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Re: geo stationary bird

Bob Stewart wrote:
> I was thinking the same thing.  One of the things that brought
> me back into ham radio was the challenge and new experiences.
> But a geosat sounds like it would be nothing more than
> an internet chatroom - all it takes is a connection.  Don't get me
> wrong, it will be great for EMCOMM.  But, other than that, meh.
> Bob

The challenge with geosat birds due to the higher orbit (distance) and 
what not, is in how ACCURATELY you can send the proper uplink signal 
into the bird without trying it first.

(GRIN... can you calculate your uplink gain to the geosync belt 
accurately enough to send the right signal level up the first time?)

Sure, it's a one-time trick pony... but it's still a nice little math 
and knowledge of your own system setup kind of challenge.

I'm sure there'll be plenty of people blowing away the uplink and/or not 
heard until some folks do the math for them.  :-)

(Thus, LEILA on AO-40... when really, if people were doing their math 
homework and measuring their systems ahead of time -- she shouldn't have 
been necessary -- right?  There's always challenges available in RF 
systems if you look for them...)

Ask the 70's and 80's TV folks if uplink power into the video bird's 
transponders was important!  (GRIN)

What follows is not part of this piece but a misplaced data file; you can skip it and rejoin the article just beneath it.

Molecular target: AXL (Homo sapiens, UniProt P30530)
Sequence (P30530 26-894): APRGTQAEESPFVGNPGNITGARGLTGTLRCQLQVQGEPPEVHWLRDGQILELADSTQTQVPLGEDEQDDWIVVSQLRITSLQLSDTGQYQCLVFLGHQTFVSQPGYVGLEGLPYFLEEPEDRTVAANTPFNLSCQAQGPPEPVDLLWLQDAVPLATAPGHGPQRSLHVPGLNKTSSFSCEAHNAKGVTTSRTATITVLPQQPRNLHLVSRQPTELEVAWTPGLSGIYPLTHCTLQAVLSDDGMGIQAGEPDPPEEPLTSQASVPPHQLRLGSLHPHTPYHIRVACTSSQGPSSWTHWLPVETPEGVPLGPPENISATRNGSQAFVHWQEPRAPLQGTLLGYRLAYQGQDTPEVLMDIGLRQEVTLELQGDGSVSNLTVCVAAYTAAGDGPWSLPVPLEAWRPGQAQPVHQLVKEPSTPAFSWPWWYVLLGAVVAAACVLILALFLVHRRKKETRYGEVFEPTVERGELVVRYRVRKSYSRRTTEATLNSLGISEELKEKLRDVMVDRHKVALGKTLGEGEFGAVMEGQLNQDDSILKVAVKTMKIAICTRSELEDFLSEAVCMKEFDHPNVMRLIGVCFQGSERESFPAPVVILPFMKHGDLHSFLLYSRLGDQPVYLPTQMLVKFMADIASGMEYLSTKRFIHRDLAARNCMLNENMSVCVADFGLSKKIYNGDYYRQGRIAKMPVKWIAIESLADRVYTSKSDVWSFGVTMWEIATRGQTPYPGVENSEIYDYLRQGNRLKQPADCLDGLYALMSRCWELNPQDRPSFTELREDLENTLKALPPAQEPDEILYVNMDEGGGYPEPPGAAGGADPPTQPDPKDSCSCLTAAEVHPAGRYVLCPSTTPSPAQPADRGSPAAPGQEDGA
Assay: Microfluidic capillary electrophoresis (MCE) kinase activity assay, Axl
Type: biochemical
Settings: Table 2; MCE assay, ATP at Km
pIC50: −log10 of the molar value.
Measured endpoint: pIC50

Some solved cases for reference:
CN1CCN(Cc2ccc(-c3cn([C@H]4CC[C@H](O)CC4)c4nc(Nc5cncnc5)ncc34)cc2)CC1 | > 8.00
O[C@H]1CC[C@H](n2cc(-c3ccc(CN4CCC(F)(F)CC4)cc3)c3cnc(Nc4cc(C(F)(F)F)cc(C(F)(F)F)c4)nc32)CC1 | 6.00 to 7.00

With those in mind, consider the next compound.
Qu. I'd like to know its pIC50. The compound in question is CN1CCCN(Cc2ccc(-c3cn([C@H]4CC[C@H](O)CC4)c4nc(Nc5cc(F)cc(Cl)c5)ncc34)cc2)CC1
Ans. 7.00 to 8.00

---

They have some good war-stories of remote trucks blowing away whole 
transponders while the control rooms yelled at them on the phone to 
knock it off.

(Nowadays, the TV folks use automated systems that set their uplink 
power automatically from the control rooms that use a data channel from 
the control room through the birds that the truck systems monitor, 
unless that's changed since I last saw one in action.)

Wouldn't that be nifty?  A server/automated system that can "see" the 
bird via it's own receivers, and could command the uplink power 
automatically from mobile ham's stations so uplink tuning/aiming and 
power levels for portable stations could be automated?

Now, there's a challenge for ya!

And of course, since it's hams here, and not commercial companies that 
have control over the uplink equipment, it'd have to be a very flexible 
system, and be designed in such a way so that hams could assemble/build 
it on their own (like hams like to do) or if they're a little more lazy 
or too busy, they might be able to buy a pre-built box that someone else 
assembled, with connectors for various radios and trackers...

(Sounds like too big a project, but might be fun to try to go do on a 
limited basis by limiting which trackers and radios are supported.)

Automated anti-QRM... neat-o!

There's always cool stuff to try to do on ham radio!  :-)

Nate WY0X
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